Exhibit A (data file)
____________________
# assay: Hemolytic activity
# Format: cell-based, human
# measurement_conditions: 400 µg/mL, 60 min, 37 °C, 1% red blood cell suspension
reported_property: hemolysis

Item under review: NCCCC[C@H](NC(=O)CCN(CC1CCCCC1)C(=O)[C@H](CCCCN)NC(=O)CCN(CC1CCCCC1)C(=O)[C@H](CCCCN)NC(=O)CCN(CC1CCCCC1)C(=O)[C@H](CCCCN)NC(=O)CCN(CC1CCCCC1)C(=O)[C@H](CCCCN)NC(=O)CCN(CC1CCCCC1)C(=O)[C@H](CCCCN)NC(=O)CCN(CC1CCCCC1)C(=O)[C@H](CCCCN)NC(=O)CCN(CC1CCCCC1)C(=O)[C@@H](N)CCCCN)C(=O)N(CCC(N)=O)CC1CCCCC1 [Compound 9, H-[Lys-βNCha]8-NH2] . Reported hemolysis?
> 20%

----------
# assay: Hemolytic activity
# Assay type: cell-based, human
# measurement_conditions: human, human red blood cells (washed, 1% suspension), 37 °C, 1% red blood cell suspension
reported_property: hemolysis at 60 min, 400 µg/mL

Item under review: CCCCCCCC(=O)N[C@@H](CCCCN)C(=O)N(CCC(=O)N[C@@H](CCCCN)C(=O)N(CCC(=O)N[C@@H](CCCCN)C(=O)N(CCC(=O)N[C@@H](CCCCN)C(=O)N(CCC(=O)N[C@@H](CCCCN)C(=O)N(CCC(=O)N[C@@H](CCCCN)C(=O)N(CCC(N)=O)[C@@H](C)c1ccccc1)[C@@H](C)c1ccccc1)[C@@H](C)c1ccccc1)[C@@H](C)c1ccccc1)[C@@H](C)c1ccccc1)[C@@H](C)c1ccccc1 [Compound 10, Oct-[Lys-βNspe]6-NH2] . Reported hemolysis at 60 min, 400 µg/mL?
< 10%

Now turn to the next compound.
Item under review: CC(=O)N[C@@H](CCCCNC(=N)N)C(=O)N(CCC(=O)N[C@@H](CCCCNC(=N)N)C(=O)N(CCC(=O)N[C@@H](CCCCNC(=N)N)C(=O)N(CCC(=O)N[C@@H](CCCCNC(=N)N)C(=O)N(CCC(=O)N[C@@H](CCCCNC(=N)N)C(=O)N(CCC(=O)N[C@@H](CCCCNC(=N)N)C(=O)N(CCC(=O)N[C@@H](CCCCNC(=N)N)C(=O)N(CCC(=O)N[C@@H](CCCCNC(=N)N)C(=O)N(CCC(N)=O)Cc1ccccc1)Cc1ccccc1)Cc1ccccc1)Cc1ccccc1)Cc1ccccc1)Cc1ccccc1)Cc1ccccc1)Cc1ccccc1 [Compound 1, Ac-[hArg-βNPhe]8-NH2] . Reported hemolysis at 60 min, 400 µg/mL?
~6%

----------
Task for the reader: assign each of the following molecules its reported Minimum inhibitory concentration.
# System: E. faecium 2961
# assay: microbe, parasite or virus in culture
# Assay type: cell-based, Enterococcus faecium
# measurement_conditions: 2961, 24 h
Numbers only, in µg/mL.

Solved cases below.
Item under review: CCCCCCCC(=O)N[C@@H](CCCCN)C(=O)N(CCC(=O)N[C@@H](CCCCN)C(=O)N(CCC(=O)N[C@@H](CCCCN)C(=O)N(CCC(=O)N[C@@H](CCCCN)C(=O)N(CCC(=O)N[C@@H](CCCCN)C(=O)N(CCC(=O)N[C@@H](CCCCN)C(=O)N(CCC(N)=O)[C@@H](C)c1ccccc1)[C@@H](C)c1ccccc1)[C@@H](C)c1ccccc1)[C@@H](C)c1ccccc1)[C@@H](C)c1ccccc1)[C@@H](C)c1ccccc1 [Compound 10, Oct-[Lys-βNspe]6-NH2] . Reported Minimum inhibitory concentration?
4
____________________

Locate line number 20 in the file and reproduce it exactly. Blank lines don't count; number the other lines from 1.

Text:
# assay: microbe, parasite or virus in culture